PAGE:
Single Parenting and Lung Cancer
When I found out I was pregnant with my daughter, I gave her father a choice. We weren’t married and hadn’t been dating long, but I have always been independent and was sure I could do this on my own.
My daughter was born 1/15/05. My dad told me not to have her during the playoffs. She was born that Saturday at 2:07 pm. Sorry dad! He missed a few games.
Becoming new parents
As brand new parents, John and I had no idea what we were doing. We had this little person we were responsible for. The work for him in Atlanta wasn’t going so well and he found work on St. Simons. Our daughter was probably 6 months old at the time.
I occasionally had the help of my family when John was working 5 hours away. I thought it was only temporary, but it became permanent. John would come home on weekends.
Trying to keep our family together
This continued for about a year. At this point, she was 18 months and all over the place. I decided to break the lease on our apartment and move to St. Simons with him. Our relationship was on thin ice but we wanted to be a family.
But, after arriving I fell into a deep depression. I missed the city and still do. We had many arguments over where we were living. We became on-again and off-again until our daughter reached kindergarten. The fighting was out of control on both our parts. We never made time for just ourselves, and I think that is the biggest mistake new parents can make. But we had no family here and I was weary about babysitters.
Amicably parting ways
So, while our daughter was in kindergarten, I moved out. We worked out custody and child support on our own. It was an amicable split for the most part.
Of course, she missed her daddy, but we basically split custody. We were 25 when she was born. Both of us still immature, but I had spent all of my time raising her when he was in St. Simons. So when she stayed with him I worried.
Supporting each other through lung cancer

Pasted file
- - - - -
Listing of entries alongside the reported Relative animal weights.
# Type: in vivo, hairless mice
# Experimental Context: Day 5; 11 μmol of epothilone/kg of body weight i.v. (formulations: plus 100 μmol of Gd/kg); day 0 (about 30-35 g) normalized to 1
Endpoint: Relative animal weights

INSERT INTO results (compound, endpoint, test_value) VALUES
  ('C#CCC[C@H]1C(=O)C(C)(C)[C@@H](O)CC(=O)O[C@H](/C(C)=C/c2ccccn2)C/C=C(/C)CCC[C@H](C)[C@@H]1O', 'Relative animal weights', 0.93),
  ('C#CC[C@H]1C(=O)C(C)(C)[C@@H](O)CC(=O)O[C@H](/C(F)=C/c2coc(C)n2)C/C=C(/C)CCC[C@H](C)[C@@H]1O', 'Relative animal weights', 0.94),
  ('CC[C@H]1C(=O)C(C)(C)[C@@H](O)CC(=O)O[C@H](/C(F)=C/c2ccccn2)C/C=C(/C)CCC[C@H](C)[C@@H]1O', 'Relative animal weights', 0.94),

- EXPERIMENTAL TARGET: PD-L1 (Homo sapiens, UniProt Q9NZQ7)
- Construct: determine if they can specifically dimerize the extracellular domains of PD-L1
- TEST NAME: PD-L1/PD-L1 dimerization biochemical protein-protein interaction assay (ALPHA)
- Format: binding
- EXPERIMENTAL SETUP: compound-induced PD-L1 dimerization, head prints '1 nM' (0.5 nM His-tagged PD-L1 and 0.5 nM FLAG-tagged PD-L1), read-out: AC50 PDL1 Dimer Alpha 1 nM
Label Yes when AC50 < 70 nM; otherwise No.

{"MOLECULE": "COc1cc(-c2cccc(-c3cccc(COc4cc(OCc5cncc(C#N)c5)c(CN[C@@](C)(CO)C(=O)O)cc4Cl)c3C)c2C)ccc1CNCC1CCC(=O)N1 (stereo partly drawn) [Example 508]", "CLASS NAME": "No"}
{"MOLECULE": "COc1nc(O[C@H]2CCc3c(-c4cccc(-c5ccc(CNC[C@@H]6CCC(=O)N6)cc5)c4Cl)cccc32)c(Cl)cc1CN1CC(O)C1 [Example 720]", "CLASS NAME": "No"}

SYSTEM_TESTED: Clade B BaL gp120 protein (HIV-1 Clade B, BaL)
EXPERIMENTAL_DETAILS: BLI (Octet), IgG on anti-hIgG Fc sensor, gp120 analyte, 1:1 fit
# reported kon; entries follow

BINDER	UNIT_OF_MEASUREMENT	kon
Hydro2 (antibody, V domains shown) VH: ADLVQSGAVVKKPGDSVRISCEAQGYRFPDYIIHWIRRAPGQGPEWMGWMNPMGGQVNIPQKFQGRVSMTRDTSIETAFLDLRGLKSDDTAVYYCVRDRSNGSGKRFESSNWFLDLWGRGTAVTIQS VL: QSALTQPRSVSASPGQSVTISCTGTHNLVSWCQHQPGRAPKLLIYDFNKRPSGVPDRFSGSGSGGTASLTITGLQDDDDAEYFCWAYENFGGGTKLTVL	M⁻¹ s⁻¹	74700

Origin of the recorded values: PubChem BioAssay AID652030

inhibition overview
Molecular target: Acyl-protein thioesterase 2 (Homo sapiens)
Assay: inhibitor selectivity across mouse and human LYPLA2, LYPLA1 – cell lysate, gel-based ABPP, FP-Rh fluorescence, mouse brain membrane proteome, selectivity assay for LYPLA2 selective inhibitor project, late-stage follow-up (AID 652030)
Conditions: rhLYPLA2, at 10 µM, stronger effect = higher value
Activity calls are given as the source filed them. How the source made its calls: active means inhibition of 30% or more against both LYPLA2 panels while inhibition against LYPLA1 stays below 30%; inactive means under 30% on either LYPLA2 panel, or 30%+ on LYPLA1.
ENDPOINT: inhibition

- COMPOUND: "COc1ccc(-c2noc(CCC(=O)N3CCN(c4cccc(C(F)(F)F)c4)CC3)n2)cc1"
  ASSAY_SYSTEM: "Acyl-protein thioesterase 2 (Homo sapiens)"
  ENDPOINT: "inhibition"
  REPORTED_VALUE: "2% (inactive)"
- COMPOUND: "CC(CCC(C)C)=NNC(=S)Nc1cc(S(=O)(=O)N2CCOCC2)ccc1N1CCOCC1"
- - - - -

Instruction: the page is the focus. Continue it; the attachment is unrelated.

I was diagnosed with stage 4 lung cancer two years after we split up. It has been a rough road. Sometimes I'm just too tired to do anything but push myself for her. There are several times I've needed help due to cancer, including hospital stays. Her father has always been amazing at helping me get there, picking things up for me, and taking care of our daughter when I couldn't, which was a lot in the beginning.
Proud of our strong girl
Fast forward 6.5 years, and she is a total daddy's girl. I'm so thankful for this as I stayed here so the two of them could remain close in case the inevitable happened sooner rather than later. I have had some setbacks but they have been minor.
Now that she is 14, things are a lot easier for the most part. My daughter is my biggest helper and the reason my heart goes on. I'm not jealous at all that she's a total daddy's girl. It gives me some relief. Although she has endured more than any young teenager should endure in their lifetime, she has always been a rock. She has her faith and keeps her head high, always staying optimistic.
I was able to care for her to the best extent possible in the beginning. Now, she is riding her bike to the store for me or helping with household chores. She even fixed me lunch this afternoon. I know this won't last forever, but I'm definitely going to enjoy it while I can. She knows the potential outcome. I've never been dishonest about that.
Do you think singing through your lung cancer diagnosis is therapeutic?